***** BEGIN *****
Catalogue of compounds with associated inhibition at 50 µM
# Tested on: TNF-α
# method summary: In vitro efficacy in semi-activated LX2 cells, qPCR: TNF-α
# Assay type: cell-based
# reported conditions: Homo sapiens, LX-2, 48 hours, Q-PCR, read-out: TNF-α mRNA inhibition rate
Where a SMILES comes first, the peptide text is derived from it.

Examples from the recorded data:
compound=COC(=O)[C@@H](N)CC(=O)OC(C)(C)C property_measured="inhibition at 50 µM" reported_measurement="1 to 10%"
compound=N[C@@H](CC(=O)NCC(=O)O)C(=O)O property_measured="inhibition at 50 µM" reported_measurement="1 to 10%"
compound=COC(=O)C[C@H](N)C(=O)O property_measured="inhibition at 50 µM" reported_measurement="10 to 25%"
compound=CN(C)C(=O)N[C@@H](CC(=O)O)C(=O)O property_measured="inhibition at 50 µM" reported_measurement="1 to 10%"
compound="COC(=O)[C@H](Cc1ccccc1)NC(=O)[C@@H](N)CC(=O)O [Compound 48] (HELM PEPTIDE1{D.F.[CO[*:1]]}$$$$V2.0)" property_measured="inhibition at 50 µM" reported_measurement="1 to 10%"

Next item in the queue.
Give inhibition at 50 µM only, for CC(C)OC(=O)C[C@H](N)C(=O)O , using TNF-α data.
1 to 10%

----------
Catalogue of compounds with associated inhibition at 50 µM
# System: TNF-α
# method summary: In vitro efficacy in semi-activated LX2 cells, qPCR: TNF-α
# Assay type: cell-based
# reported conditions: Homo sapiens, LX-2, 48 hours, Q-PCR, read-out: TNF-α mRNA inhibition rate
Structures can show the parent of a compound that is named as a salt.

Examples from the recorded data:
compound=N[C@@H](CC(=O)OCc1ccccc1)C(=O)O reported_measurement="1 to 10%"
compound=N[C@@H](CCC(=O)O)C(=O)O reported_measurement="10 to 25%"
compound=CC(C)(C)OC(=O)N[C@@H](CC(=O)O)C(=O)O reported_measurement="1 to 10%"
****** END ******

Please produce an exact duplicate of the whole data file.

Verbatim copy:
Catalogue of compounds with associated inhibition at 50 µM
# Tested on: TNF-α
# method summary: In vitro efficacy in semi-activated LX2 cells, qPCR: TNF-α
# Assay type: cell-based
# reported conditions: Homo sapiens, LX-2, 48 hours, Q-PCR, read-out: TNF-α mRNA inhibition rate
Where a SMILES comes first, the peptide text is derived from it.

Examples from the recorded data:
compound=COC(=O)[C@@H](N)CC(=O)OC(C)(C)C property_measured="inhibition at 50 µM" reported_measurement="1 to 10%"
compound=N[C@@H](CC(=O)NCC(=O)O)C(=O)O property_measured="inhibition at 50 µM" reported_measurement="1 to 10%"
compound=COC(=O)C[C@H](N)C(=O)O property_measured="inhibition at 50 µM" reported_measurement="10 to 25%"
compound=CN(C)C(=O)N[C@@H](CC(=O)O)C(=O)O property_measured="inhibition at 50 µM" reported_measurement="1 to 10%"
compound="COC(=O)[C@H](Cc1ccccc1)NC(=O)[C@@H](N)CC(=O)O [Compound 48] (HELM PEPTIDE1{D.F.[CO[*:1]]}$$$$V2.0)" property_measured="inhibition at 50 µM" reported_measurement="1 to 10%"

Next item in the queue.
Give inhibition at 50 µM only, for CC(C)OC(=O)C[C@H](N)C(=O)O , using TNF-α data.
1 to 10%

----------
Catalogue of compounds with associated inhibition at 50 µM
# System: TNF-α
# method summary: In vitro efficacy in semi-activated LX2 cells, qPCR: TNF-α
# Assay type: cell-based
# reported conditions: Homo sapiens, LX-2, 48 hours, Q-PCR, read-out: TNF-α mRNA inhibition rate
Structures can show the parent of a compound that is named as a salt.

Examples from the recorded data:
compound=N[C@@H](CC(=O)OCc1ccccc1)C(=O)O reported_measurement="1 to 10%"
compound=N[C@@H](CCC(=O)O)C(=O)O reported_measurement="10 to 25%"
compound=CC(C)(C)OC(=O)N[C@@H](CC(=O)O)C(=O)O reported_measurement="1 to 10%"